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Racial Profiling

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Essay title: Racial Profiling


Racial Profiling.

As Americans, we understand the basics of “racial profiling”. The American Civil Liberties Union, ALCU, classifies “racial profiling” as “the practice of using race, ethnicity, national origin, or religion as the primary factor in deciding who to subject to law enforcement investigations.” This unofficial and quite frequent procedure stereotyping African American, Latino, Asian, Native American or Arab people and other minority groups continues in a great deal in today’s society.

What is typically known or displayed from law authorities is when their trained eyes suspect an individual or set of circumstances leading to a familiar perspective, and they react on that impulse. What is ascertained from their perspectives are classifying and attaching assumed behaviors based on their ethnic backgrounds. This perception is illegal and “more often than not,” inaccurate. There is open controversy stating from police experience or “protocol” versus police prejudice. What is being implemented are new “legislation initiatives” as reported by ACLU. “This would make it illegal and require data collection on all law enforcement encounters. It would also provide individuals harmed by racial profiling with the power to stop law enforcement agencies from continuing to profile based of race, religion, or national origin.”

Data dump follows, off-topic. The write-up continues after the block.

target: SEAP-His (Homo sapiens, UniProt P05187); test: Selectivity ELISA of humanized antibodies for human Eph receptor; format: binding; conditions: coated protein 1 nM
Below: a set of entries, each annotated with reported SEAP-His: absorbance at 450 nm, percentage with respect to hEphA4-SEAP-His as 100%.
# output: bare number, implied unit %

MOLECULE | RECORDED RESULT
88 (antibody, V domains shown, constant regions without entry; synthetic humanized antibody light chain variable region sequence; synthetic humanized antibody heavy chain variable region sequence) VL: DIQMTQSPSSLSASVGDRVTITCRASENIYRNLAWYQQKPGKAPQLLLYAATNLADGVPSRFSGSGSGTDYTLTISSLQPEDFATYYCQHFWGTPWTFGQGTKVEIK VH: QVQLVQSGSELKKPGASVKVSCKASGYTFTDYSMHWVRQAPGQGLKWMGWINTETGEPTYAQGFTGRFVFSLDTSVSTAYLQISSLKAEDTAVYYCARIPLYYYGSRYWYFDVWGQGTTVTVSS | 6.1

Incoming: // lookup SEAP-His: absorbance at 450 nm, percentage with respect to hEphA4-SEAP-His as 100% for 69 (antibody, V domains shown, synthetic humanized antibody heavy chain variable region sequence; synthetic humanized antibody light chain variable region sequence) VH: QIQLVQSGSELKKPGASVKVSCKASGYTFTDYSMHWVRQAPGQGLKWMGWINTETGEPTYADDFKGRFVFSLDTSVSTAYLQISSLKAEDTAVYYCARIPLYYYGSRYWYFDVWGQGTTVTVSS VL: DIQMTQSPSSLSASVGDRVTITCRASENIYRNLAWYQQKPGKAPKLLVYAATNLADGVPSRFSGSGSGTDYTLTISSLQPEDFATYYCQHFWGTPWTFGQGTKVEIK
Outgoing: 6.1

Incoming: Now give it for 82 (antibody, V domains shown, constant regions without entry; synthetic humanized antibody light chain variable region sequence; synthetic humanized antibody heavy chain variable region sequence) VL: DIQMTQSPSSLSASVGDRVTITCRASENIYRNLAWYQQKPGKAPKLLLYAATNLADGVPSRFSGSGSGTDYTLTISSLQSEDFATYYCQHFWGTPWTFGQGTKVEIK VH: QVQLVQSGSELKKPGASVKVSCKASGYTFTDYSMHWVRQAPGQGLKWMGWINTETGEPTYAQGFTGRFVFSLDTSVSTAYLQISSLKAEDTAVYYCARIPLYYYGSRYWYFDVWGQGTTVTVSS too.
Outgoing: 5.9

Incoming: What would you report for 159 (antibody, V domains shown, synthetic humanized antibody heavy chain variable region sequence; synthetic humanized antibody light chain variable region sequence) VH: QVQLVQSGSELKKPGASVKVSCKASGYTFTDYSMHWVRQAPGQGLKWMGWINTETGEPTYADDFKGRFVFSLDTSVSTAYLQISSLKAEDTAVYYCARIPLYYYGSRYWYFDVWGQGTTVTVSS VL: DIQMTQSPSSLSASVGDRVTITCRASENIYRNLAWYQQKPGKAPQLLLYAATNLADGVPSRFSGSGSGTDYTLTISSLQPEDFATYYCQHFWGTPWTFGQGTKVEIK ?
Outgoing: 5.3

There are some important efforts are being suggested to Members of Congress on racial profiling. “Racial profiling is widespread.” There have been many cases reported and documented in the media on unwarranted vehicle and pedestrian stops from police. It is reported from the Department of Justice that black and other minority motorists were, and are, being stopped far more percentage wide, out of proportion, than that of the overall population on highways and byways. An example, my husband had pulled over in a rural area near our duplex to talk on his cell phone. Not wanting to become a hazard to his driving, he opted to pull over, and continue his phone conversation. No sooner than one police squad car passed him, they immediately turned around, crept up behind his car, turned on there lights, and approach him as if he was armed and dangerous. After explaining his regard not to talk and drive on the cell phone, they still showed signs of not satisfying their profiling him. All was in order, license, insurance, registration, seatbelt, and even demeanor. However, because he is an African American driving a nice car led me, and him, they were racially profiling him on their stop. “Some states and

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